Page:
Children of the Sea is a visually stunning and utterly strange anime film based on the cult-hit manga series by Daisuke Igurashi, about a girl who meets a pair of mysterious brothers at the aquarium whom she's told were "raised by dugongs." The three share a connection to supernatural phenomena affecting marine life around the globe.
The animated feature is making the rounds at film festivals, and will be receiving an Academy Award-qualifying release later this year by GKIDS. CBR spoke with the film's director, Ayumu Watanabe, and its CGI director, Kenichiro Akimoto, as part of Children of the Sea's U.S. premiere at the Animation is Film Festival in Los Angeles.
CBR: Children of the Sea is a very artistic, experimental sort of anime. You've also directed children's anime like Doraemon and otaku-oriented anime like Mysterious Girlfriend X. What sort of anime do you most like to direct?
Watanabe: I'm on the search, personally, of what I gravitate specifically towards. Of the three examples you gave, I'm still in the searching phase of what I'm drawn to.
What sort of research did the animators do for portraying sea life?
Akimoto: We actually worked with Tsubaka University's marine department. Also, a lot of trips to aquariums.
What was your approach for adapting five volumes of manga into a single feature film?
Watanabe: First and foremost, to make sure the visuals from the original source carried into the anime. The other thing is, because the original manga is multiple volumes, trying to whittle that down to feature length.
Did you ever consider doing this manga as a TV show, or was the plan always to do that as a movie?
Watanabe: At the beginning of the process, having it in a series or shorts format was an idea that was floating around. After a lot of discussions aobut what direction to take the story in, this team was able to bring it down to a main scene and also just have the story center around Ruka and her summer.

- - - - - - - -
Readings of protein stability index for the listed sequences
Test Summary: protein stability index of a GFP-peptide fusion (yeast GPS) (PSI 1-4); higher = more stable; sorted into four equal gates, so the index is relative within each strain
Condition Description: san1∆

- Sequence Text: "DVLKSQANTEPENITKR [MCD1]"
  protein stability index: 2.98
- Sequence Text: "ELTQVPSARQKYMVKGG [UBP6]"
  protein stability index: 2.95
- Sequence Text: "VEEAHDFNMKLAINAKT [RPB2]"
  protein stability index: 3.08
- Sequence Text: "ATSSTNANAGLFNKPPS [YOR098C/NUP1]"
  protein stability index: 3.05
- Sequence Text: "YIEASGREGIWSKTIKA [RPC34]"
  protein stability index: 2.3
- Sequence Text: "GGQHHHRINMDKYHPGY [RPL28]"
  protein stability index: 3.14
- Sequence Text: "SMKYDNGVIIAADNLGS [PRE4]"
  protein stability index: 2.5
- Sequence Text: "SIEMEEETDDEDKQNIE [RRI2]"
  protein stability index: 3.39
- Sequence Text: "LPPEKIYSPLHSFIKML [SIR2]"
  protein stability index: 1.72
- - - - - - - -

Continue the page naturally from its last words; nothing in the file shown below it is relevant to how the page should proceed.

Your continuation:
Were there any scenes you cut from the film that you wish you could have kept?
Watanabe: There's actually quite a few. If I could pick out just one, going back in the timeline of the story back to when Jim meets Umi and Sora and just that whole Festival of Life, and digging a little bit deeper in that.
How do you approach blending CGI with traditional animation?
Akimoto: I think for my team, of course, the CG artists are well-versed in Maya, but also to some extent have some trainijng in handdrawing. For the CG artists, when given something that was hand-drawn, to understand the composition and understand what was good about the hand-drawing and transfer that to the CG side.
Children of the Sea has been submitted to the Academy for Oscar consideration. How involved are you awards campaigning and what's it like?
Watanabe: Neither of us are doing anything in particular. For us, we're the creators, and then there's the producers who take care of the campaigning part. I'm praying things go well, and of course I provide them whatever they need.
This movie gets very surreal and can be confusing at times. Do you have any advice for audiences in regards to approaching the film's more complex metaphysical elements?
Akimoto: So, yes, the film doesn't have a traditional third act where the murder is revealed, it doesn't have a nice little bow at the end in the traditional sense, but for us, it's more about feelings, how people are connected to each oher and the larger kind of universe, and inspiring people a certain way how they feel would then connect them into the concept of people and the universe. It's more about what you feel at the end of the movie versus what your brain can logically understand.
There were some serious Stanley Kubrick 2001: A Space Odyssey vibes to the climax. Was that an inspiration?
Watanabe: Maybe not consciously, but when I first put the rough cut together, I was actually thinking it is very 2001: A Space Odyssey-esque. It wasn't a consicous effect, but 2001 is one of my favorite movies so it probably seeped its way through my work.
One last question: Are you a fan of the Black Sabbath song of the same title?
Watanabe: Yes. I heard the song and said "Maybe we can work it into the title song for the movie?" (Laughs, that was a joke)